The union movement has seen a surge in new members and organising since the COVID-19 lockdowns, which exposed the downsides of casualisation and precarious modern work as well as significant power imbalances between corporations and workers.
“Since the start of the lockdown period, the ACTU has seen a 200-300% increase in join applications,” a spokesman for the Australian Council of Trade Unions (ACTU) told Voice of Action.
“The NSWNMA [New South Wales Nurses and Midwives’ Association] alone has added 2000 members since the start of the crisis.”
Godfrey Moase, executive director of the United Workers Union (UWU), told Voice of Action that applications to join UWU had “at least doubled” and he had heard similar reports from other unions.
He said the relationships forming and education happening now would result in an “increase in the rate of struggle” over the next few years.
“Insofar as the system is getting harsher as well and people are responding to that I think there will be an uptick in militancy, I just don’t know how far it will go and how it will play out,” Moase told Voice of Action.
Coles and other warehouse workers had already successfully organised to win changes to physical distancing and hygiene standards, while casino workers won special leave.
UWU national secretary Tim Kennedy said on a recent online forum, hosted by Green Left & Socialist Alliance, that workers at 10 sites, including a Coles warehouse west of Melbourne, walked off the job.
“For 8 hours we held that place up … the Coles response was to try to get members of the main political parties to ring the union … our view is that workers won on that day and we weren’t going to be intimidated,” said Kennedy.
“They won the necessary things they needed to have in terms of spacing, hand sanitiser, time to wash their hands … we flowed those standards throughout the entire sector.”
Unions have been innovating by using tools like Zoom to conduct digital rallies. ACTU secretary Sally McManus has been imploring union members at these gatherings to tell non-members about how campaigns by the union movement have been integral to winning protections for workers, such as the Jobkeeper wage subsidy program.
Kennedy said one positive of the crisis was being able to speak to “tens of thousands of people directly that we wouldn’t have otherwise before this crisis”, and the movement was building.
“This is our time to really put pressure; we know that the government and conservative forces never waste a crisis, they’re getting geared up to eat into workplace rights, to move the cost of this crisis on to individuals,” said Kennedy.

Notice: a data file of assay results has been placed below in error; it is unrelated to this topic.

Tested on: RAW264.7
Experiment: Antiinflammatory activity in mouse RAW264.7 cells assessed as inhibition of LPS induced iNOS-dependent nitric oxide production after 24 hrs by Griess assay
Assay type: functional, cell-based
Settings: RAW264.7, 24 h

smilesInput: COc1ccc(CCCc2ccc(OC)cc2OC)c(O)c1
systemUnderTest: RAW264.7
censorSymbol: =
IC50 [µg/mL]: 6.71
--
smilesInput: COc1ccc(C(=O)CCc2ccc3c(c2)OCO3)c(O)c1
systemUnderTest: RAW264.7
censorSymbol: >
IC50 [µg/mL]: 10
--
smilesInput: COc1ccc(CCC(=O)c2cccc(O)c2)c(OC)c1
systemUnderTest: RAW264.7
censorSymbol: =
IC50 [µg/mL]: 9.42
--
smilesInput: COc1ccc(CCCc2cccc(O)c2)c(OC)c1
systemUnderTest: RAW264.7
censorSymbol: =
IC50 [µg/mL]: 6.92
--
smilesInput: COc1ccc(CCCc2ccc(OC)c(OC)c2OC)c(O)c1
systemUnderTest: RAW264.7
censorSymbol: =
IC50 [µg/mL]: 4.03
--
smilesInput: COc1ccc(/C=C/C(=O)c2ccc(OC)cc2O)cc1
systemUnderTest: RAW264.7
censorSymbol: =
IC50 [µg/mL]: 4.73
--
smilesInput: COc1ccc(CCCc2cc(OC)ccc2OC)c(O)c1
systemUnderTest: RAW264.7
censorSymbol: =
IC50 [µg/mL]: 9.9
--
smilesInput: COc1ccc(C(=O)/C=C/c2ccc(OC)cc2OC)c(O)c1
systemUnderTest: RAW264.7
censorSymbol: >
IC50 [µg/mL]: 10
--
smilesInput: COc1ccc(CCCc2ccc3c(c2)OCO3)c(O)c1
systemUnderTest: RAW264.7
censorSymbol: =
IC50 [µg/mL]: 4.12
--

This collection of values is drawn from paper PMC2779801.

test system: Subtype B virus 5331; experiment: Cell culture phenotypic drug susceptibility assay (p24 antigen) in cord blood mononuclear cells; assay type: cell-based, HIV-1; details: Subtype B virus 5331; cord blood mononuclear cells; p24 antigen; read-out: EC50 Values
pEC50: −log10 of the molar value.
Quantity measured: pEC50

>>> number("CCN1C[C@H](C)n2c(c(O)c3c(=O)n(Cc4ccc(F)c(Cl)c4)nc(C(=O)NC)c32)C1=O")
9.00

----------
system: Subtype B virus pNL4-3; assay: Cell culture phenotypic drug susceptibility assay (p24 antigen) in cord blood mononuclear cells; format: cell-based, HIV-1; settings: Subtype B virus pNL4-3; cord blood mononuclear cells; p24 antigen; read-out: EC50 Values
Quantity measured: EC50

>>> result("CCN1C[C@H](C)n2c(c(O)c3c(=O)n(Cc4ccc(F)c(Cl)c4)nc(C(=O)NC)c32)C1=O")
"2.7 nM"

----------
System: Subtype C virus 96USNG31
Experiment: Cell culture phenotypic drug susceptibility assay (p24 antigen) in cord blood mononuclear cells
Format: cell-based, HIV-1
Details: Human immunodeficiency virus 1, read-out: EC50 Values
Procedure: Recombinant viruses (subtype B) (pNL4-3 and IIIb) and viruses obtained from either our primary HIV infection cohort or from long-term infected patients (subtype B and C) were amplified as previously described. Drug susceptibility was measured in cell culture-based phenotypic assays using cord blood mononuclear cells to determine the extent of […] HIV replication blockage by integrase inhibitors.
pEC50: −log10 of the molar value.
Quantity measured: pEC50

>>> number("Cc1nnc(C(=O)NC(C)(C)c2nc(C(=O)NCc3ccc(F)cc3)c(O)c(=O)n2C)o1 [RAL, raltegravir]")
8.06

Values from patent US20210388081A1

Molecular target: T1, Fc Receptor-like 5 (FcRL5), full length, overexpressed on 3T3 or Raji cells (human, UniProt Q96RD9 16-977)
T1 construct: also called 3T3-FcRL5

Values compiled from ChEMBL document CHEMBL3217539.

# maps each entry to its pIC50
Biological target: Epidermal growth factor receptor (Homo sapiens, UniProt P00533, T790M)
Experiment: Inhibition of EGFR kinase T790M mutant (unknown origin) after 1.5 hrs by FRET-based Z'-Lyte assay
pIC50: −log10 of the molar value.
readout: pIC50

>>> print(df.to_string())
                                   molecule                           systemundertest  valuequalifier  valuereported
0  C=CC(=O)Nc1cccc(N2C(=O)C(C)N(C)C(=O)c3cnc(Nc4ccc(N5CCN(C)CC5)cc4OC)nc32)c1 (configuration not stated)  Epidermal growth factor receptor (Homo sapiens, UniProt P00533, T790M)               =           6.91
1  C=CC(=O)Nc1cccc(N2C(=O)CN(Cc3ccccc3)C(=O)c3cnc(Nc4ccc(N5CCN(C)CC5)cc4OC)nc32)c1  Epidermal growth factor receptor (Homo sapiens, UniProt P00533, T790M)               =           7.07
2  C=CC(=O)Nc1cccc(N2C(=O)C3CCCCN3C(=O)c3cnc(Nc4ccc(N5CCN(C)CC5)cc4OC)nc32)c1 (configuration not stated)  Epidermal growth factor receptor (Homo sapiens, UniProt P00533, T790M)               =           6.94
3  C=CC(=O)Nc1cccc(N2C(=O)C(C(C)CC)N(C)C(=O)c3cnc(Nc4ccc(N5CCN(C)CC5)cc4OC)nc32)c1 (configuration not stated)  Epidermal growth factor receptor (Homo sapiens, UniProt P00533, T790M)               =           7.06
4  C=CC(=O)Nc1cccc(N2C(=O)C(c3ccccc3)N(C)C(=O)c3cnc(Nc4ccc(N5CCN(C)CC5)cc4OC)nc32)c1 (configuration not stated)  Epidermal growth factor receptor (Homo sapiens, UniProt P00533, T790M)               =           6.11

“The system in which we operate is fundamentally brittle, it’s cooked, it’s cactus, it’s fundamentally conked out. We need to find ways to organise to make sure workers once again have themselves represented at the centre of political debate in this country.”
Going into the crisis, organised labour was at its weakest point since the early 20th century – union density has dropped to the low teens and under 10% in the private sector.
The labour movement built its strength in the 20th century in the industrialised world where growth and capital investment were high and there was a strong demand for labour.
Union density and as a result, union power, began to drop heavily in Australia since the 1970s and 1980s, as heavily unionised industries such as metals, car manufacturing, and textiles and footwear went into decline.
The new jobs that were created in service industries like food and retail were less unionised.
Governments, beholden to the corporate elite, have made it difficult for unions, with a strait jacket of regulation that makes it harder for workers to organise and exert power in the workplace. Compulsory unionism (aka: closed shops) was also outlawed.
Union leaders themselves, navigating the changes in the global economy like trade, have sometimes shot the movement in the foot, such as the 1983 Prices and Incomes Accord, which served to suppress wages and industrial action.
But Moase said the current economic crisis had exposed the inherent weaknesses of neoliberal capitalism and more workers were beginning the struggle for a better future.
“Workers are questioning the very fundamentals of the system and seeing the state step in to deal with a crisis kind of reveals that corporations themselves were not all powerful and not the source of all value and innovation,” he said.
“I think that popular struggle for deep change is what’s required and that will take the forms of mass protests, of strikes, some enaggement in the political system and prefigurative projects like cooperatives – that all needs to happen within the context of a socialist movement.”
The ACTU spokesman said working people will always be stronger together, especially during a pandemic, and since the start of the crisis workers had pulled together in their unions to demand support and protection.
“While we still have lots to accomplish, that campaign has resulted in historic levels of support for working people, including a national wage subsidy program,” said the ACTU spokesman.
“This pandemic has shown that the rates of insecure work in Australia – which unions have been campaigning against for years – need to be urgently addressed. As part of the recovery process we want to see the rate of insecure work halved.”